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Vaccine Boom in Alachua County

As of March 9, Gov. Ron DeSantis gave the green light for CVS to start administering the COVID-19 vaccine. This will take effect in Alachua County and the following other counties across Northern Florida: Putnam, Marion and Columbia. This push forward grows the number of CVS locations providing the vaccine from 81 to 157 locations across Florida.

This comes in addition to the other public retail stores in Alachua County providing the vaccine, including Publix, Walmart, Sam’s Club and Winn-Dixie.

Alachua has administered 121,048 doses to the population. Of those, only 48,402 have been fully vaccinated. This means that 28.56% of the population have only been administered a single dose of the vaccine. This has also left nearly 142,000 citizens of the county waiting for their first dose.

In a broader approach, Florida itself has vaccinated 5.47 million citizens, meaning the state has only been able to provide vaccines to around 25% of the population.

Alachua COVID-19 guidelines have expanded to include persons under 50 deemed medically vulnerable with a physician letter, K-12 school employees, law enforcement officers, and firefighters 50 years of age and older.  

However, one of the biggest issues nationwide has been the ability to vaccinate homebound seniors. In Alachua County, firefighters have been working tirelessly to alleviate this vaccine gap. This operation is being named the “Community Health Team.”

This operation was launched on Jan. 19. It essentially works by having the Florida Department of Health communicate with seniors 65 and older. If the senior is considered either homebound or has transportation issues, they are referred to the Alachua Fire Rescue Department. From there the Alachua Fire Rescue works to coordinate with the senior citizen and vaccinates them in their own home. This initiative allows the fire rescue to vaccinate around 11 people a day.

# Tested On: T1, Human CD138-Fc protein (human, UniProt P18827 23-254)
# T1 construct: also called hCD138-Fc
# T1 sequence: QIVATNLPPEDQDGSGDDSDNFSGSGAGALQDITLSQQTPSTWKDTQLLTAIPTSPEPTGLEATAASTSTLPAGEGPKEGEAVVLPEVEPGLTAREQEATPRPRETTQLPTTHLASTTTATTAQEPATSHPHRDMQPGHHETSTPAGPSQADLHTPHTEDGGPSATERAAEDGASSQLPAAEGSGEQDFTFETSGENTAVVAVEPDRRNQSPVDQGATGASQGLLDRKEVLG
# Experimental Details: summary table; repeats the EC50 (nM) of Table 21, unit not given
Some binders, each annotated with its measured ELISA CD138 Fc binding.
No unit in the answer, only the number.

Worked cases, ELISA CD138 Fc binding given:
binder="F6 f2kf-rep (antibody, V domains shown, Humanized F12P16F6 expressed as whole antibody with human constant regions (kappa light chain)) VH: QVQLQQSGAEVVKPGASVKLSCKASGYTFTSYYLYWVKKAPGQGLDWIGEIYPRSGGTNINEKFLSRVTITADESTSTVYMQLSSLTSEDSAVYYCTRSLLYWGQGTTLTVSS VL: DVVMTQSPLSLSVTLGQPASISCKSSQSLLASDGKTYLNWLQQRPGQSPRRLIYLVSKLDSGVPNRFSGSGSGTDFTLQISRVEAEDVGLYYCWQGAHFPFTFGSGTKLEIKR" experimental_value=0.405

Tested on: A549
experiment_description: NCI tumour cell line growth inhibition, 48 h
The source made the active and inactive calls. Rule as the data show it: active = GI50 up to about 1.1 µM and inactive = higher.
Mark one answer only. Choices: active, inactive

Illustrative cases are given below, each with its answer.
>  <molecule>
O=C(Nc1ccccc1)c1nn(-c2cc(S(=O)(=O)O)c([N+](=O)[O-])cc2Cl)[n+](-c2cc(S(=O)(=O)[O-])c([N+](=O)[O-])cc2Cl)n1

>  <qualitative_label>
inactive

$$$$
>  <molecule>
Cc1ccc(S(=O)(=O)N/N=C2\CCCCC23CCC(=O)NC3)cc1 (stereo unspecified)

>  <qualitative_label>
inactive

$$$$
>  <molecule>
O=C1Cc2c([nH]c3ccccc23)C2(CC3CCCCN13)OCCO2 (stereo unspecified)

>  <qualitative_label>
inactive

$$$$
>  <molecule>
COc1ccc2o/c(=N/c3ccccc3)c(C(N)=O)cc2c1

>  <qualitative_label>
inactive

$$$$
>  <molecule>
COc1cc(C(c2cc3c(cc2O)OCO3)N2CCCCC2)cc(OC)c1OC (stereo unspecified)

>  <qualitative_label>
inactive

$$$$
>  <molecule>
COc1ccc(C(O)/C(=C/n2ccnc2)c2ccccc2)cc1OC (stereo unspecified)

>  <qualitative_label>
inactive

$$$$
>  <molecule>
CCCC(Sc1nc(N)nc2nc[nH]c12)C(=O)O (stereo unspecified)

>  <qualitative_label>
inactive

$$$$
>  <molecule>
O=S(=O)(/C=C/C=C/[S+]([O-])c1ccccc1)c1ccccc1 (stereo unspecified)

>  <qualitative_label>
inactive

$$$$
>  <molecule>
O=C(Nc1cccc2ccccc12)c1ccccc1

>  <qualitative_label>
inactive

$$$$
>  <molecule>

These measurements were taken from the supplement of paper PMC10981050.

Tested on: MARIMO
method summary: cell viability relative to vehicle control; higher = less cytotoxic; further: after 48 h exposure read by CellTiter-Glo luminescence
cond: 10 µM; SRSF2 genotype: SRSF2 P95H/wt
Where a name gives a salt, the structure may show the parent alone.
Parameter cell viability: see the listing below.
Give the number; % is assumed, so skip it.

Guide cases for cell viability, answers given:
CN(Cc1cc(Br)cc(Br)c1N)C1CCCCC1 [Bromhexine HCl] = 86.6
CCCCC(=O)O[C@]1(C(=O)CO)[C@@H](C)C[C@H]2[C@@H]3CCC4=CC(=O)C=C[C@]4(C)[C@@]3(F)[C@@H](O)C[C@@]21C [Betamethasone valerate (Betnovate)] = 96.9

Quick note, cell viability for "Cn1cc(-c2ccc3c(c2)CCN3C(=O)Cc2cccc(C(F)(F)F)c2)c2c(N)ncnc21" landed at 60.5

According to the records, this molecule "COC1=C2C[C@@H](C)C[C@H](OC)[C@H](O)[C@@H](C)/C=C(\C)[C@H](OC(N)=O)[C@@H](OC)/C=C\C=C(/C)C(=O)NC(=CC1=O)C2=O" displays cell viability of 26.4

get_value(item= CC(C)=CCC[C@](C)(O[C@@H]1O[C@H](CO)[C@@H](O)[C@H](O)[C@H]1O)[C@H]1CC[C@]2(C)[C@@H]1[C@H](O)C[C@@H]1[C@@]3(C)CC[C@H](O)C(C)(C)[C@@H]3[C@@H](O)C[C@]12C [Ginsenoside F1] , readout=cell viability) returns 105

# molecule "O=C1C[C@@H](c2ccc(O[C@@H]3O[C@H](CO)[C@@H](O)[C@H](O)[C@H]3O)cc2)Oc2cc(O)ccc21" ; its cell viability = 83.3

As of March 15, through the Community Health Team, 134 people have received both doses, while 94 have received the first dose.

Fire Rescue Lieutenant Sarah Weed has emphasized the importance of this program, not only for the obvious vaccination work at hand but for the relationships they are developing in the elderly community. Weed notably stated that she likes to help around the elderly person’s house, removing any tripping hazard.

County Commissioner Mary Alford recognizes one of the limitations to the program is staffing, and she has been very vocal about her willingness to expand the program.

Similar efforts are being made by County Commissioner Ken Cornell to service the underrepresented communities in Alachua. He is working directly with the Rural Women’s Health Project.

The Rural Women’s Health Project is aiding the Alachua Latinx community by translating COVID-19 information for non-English speakers. Similarly, they are working to host more vaccination centers solely for Spanish speakers.

Cornell has pushed for similar mandates by developing vaccination centers more accessible to the underserved communities, like vaccination clinics at religious centers.

What’s important is that we work together as a community and do everything in our power to keep those around us safe and healthy.

Featured image: Direct Relief USA Clinic. Unmodified photo by Direct Relief used under a Creative Commons license. (https://bit.ly/3eO0LdN)

Check out other recent articles from the Florida Political Review here.        

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